What is salient is not important. What is important is not salient. Most of the time, most of the media obsesses over issues of mind-numbing triviality. Much of the world’s political journalism is little more than court gossip: who’s in, who’s out, who said what to whom. At the same time, issues of immense, even existential importance are largely or entirely ignored.

The Guardian is one of the few news organisations devoting time, space and resource to the most pressing issue of our time. Support from our readers makes this possible, and we hope you’ll show yours today.

With the exception of all-out nuclear war, all the most important issues that confront us are environmental. None of our hopes, none of our dreams, none of our plans and expectations can survive the loss of a habitable planet. And there is scarcely an Earth system that is not now threatened with collapse.

Let’s begin with the ground beneath our feet. Soil is a biological structure, created by the organisms that inhabit it. When conditions become hostile to their survival, the structure collapses, and fertile lands turn to dust bowls. The global rate of soil degradation is terrifying. We rely on the soil for 99% of our calories, yet we treat it like dirt.

Ocean ecosystems are in even greater trouble, hammered by a combination of industrial fishing, pollution and acidification, as carbon dioxide dissolves into seawater. Forests, rivers, wetlands, savannahs, the cryosphere (the world’s ice and snow): all are being pushed towards the brink.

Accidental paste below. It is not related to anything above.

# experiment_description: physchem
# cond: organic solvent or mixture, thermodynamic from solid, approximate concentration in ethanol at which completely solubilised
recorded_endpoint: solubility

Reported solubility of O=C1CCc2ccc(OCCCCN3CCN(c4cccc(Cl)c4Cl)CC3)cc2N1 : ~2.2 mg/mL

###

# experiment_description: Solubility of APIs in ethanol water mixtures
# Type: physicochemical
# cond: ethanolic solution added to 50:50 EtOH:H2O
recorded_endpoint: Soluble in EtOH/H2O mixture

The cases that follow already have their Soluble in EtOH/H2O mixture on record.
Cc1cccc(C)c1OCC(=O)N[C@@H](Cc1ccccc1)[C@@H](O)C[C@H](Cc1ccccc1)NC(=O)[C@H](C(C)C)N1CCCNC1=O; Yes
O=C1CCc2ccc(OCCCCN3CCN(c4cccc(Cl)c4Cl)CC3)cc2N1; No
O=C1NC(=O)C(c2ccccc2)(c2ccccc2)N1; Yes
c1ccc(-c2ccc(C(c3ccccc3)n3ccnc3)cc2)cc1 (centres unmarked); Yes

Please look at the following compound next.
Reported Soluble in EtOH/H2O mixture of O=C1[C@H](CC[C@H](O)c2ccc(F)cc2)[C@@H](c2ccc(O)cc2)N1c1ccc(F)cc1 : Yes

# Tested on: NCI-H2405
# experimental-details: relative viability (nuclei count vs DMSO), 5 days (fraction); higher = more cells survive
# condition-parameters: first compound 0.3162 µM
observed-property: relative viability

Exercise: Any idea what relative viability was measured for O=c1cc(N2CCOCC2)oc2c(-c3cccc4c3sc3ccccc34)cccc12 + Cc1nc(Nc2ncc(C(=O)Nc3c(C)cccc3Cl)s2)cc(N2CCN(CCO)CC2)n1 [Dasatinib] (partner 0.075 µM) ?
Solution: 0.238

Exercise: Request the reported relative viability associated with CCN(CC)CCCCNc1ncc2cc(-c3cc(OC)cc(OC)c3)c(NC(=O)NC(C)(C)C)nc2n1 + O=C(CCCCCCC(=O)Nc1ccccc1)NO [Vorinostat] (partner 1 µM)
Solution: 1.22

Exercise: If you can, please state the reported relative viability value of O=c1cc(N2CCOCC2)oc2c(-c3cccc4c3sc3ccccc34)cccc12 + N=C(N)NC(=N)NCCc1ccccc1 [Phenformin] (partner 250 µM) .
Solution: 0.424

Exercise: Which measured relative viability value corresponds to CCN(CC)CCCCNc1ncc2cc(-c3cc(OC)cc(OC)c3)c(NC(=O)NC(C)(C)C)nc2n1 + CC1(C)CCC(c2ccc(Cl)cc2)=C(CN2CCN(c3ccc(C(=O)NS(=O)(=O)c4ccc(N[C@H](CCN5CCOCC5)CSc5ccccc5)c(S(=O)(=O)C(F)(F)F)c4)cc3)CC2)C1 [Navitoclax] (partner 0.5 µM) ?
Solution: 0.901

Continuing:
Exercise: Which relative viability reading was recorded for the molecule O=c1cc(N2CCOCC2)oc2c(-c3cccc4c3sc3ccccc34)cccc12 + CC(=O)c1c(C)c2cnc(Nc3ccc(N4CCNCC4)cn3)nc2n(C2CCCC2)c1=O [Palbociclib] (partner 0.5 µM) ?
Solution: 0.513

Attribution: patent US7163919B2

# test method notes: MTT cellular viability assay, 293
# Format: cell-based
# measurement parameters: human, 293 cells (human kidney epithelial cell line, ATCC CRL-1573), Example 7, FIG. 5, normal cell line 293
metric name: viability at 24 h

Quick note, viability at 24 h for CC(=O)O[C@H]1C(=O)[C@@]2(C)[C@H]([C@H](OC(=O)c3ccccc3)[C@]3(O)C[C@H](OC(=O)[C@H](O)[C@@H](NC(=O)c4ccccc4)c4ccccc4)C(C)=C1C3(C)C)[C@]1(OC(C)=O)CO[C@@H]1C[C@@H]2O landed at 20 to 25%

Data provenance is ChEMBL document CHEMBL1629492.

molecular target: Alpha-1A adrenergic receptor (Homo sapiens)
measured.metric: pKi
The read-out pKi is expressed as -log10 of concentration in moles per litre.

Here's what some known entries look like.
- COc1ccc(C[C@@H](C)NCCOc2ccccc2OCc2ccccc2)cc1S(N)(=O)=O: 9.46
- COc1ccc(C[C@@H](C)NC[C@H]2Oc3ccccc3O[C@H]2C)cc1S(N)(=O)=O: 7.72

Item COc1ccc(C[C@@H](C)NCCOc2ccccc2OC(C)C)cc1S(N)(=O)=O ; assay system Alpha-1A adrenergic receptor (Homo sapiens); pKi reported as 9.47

Above all, climate breakdown is gathering at shocking, unanticipated speed, with disasters occurring at 1.2°C of heating that scientists did not expect until we hit 2 or 3°.

Yet you would scarcely know it. Most of the media, most of the time, either ignores our environmental crisis, downplays it or denies it. The reason is not difficult to discern. Most of the media is owned by corporations or billionaires, who have a major financial interest in sustaining business as usual. To keep the proprietors, shareholders and advertisers happy or, in the case of public sector broadcasters, to keep the government off their backs, the most important issues of all are neglected.

Part of the Guardian’s mission is to fill in the gaps, to cover issues overlooked by most of the rest of the media, above all the issues whose neglect could be fatal to much of life on Earth.

With correspondents all over the world, with a dedicated team of expert reporters, thoughtful commentary and an open and empirical approach, the Guardian seeks to put environmental issues where they belong: at the front and centre of people’s minds. Almost every week, we break major environmental stories, many of which feature nowhere else in the media.

Without a proprietor or other such interests leaning on us, we are free to explore issues and express opinions that in other places are treated as a kind of blasphemy. Our aim is to make the important salient and the salient important.

Moreover, we believe that everyone should have the right to learn about such crucial topics, so we have resisted the commercial pressure to paywall our content. Instead, our fiercely independent journalism remains open and free for millions to rely upon every day.

With your help we can continue to expand the scope of our inquiries, and to place environmental issues where they belong: at the front and centre of people’s minds. To fund this important work, and to protect the Guardian’s editorial independence, please consider showing your support today from as little as $1. If you can, set up a regular amount to power our reporting every month or year.

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